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Felonies Versus Misdemeanors in Fauquier County

In the most general terms, a felony is a much more serious level of offense than a misdemeanor. A felony is punishable by prison time and a potential fine. Below, a criminal defense attorney in Fauquier County distinguishes the differences between a felony offense and a misdemeanor offense.

A misdemeanor is only punishable by up to 12 months in a local county jail and a potential fine not to exceed $2500, or a combination of both. A felony also includes certain loss of civil rights, such as the right to vote, the right to bear firearms, and the right to hold public office. Misdemeanors typically do not have the same loss of rights but there may be some collateral consequences.

Classification of Misdemeanors in Fauquier County

Virginia has class 1-4 misdemeanors, 1 being the most serious and then 4 being the least serious. The majority of misdemeanors that bring someone to the general court and various localities of the Commonwealth of Virginia are class 1 misdemeanors. The most common ones also have the broadest potential outcome.

A Class 1 misdemeanor is punishable by:

  • Up to 12 months in jail
  • Up to a $2500 fine
  • Or a combination thereof

Specific class 1 misdemeanors may have additional penalties assigned to them. For example, if someone is charged with a class 1 misdemeanor for reckless driving, they may lose their driver’s license for six months. If someone’s charged with a class 1 misdemeanor of driving under the influence, then they lose their license for up to 12 months.

Unclassified Fauquier County Criminal Offenses

For both misdemeanor and felony offenses, there are offenses that are considered unclassified. Unclassified offenses are typically things that either are considered less than or in between the two classes that are enumerated, or they’re considered common law offenses that the court or the legislation have specific punishments for because they’re so different from other cases.

Grand Larceny

The most common unclassified felony offense is grand larceny, which is punishable by 1-20 years in prison or on the court’s discretion up to 12 months in jail and or a fine. Now the reason why that’s unclassified with such a broad range is because grand larceny can be a whole range of potential activities and they want to be able to punish repeat offenders and very serious criminal offenders much more harshly than they would punish a minor offense. This would apply, for example, if someone was convicted of shoplifting $500 worth of products versus stealing the Hope Diamond.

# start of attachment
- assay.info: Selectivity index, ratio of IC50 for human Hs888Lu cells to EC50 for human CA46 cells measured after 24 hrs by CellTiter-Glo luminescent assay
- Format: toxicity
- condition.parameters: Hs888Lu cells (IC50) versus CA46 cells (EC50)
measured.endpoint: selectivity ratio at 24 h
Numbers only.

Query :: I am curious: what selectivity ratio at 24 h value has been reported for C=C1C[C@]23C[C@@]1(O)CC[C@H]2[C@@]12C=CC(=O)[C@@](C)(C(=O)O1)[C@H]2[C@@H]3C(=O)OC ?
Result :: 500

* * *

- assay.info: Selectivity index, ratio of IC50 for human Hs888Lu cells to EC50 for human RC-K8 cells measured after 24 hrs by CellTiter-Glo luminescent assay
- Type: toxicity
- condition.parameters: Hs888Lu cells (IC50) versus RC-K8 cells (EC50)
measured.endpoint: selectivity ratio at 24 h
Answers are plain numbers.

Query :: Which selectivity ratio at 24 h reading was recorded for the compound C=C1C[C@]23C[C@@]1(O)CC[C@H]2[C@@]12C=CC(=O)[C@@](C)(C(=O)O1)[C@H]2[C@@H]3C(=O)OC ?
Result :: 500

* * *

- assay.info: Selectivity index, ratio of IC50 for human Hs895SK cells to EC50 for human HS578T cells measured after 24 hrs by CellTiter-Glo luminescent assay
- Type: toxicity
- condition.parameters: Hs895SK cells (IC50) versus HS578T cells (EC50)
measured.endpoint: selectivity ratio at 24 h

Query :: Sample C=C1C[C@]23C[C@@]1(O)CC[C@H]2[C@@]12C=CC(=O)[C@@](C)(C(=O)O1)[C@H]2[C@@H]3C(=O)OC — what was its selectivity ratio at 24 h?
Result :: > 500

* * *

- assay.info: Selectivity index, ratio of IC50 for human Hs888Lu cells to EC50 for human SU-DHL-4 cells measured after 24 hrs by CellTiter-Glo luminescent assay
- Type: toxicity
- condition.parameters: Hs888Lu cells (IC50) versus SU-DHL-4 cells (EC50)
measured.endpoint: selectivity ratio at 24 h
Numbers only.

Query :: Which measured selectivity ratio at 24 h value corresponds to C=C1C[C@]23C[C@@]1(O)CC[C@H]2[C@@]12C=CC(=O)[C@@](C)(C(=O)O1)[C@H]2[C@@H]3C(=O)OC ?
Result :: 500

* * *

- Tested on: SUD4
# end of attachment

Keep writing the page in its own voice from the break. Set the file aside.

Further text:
Possession of Marijuana

The most common unclassified misdemeanor offense is a first offense of possession of marijuana. Possession of marijuana first offense is punishable by:

  • Up to 30 days in jail
  • Up to a $500 fine

The reason why that’s unclassified is because the legislature has recognized that that is not quite a full class 1 misdemeanor but it’s also not quite within any other frameworks so they want to call that a special punishment for those found guilty of the possession of marijuana first offense. It’s not “decriminalized” as it is in other neighboring jurisdictions but it’s still less than a full class 1 misdemeanor.

Now a second or subsequent offense for possession of marijuana does result however in a full class 1 misdemeanor meaning second and subsequent possession of marijuana could result in up to 12 months in jail and up to $2500 fine or a combination thereof.

Prosecution of Felonies and Misdemeanors in Fauquier County

Felonies are prosecuted very aggressively in Fauquier County as they are throughout Virginia. For felony offenses, prosecutors are going to spend more time understanding the elements of each offense, trying to understand the following factors:

  • The seriousness of the conduct
  • The potential damage to the victim and/or the community
  • How to prove the case

Felonies are viewed throughout Virginia, not just in Fauquier County, as serious offenses and those who commit felony offenses, especially repeat offenders, are punished and prosecuted aggressively. Once assigned to a certain felony offense, the prosecutor will typically follow it from either arrest or indictment all the way to sentencing. So it does give the defense attorney an opportunity to use their relationship with the county prosecutors to understand the charges and get insight on the case.

Patrick Woolley Attorney At Law

Patrick Woolley Attorney At Law
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Patrick Woolley Attorney At Law
18 Liberty St SW
#200

Leesburg VA 20175
Times: 7am to 11pm - Mon to Sun
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Patrick Woolley Attorney At Law
32 Waterloo St
#301

Warrenton VA 20186
Times: 7am to 11pm - Mon to Sun
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Patrick Woolley Attorney At Law
9119 Church Street
#14

Manassas VA 20110
Times: 7am to 11pm - Mon to Sun
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